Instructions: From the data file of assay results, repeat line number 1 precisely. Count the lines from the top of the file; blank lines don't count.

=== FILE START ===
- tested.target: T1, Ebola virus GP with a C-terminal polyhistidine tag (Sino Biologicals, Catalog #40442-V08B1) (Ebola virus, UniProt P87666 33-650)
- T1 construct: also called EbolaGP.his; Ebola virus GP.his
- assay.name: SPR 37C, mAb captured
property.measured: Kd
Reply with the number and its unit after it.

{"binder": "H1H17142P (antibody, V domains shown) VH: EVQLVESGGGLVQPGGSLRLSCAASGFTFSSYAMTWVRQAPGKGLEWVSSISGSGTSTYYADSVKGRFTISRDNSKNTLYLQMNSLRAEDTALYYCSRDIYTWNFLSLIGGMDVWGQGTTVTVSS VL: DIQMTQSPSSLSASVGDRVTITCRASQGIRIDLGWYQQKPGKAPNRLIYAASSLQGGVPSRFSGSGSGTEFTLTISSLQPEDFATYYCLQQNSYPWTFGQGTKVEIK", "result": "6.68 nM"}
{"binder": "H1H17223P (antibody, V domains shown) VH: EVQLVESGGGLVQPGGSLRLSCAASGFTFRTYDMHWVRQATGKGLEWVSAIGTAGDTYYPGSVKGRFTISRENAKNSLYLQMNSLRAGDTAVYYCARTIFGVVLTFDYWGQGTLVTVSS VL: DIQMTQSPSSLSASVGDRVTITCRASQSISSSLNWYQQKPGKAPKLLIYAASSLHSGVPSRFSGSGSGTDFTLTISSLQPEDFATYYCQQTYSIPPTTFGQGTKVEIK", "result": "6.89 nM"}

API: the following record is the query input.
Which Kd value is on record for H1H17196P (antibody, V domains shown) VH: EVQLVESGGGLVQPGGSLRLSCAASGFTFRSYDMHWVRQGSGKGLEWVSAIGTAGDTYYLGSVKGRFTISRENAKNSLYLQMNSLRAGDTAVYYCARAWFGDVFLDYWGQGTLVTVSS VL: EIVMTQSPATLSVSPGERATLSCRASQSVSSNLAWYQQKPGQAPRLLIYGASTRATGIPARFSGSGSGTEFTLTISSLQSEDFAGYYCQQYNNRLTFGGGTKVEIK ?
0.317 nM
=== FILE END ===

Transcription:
- tested.target: T1, Ebola virus GP with a C-terminal polyhistidine tag (Sino Biologicals, Catalog #40442-V08B1) (Ebola virus, UniProt P87666 33-650)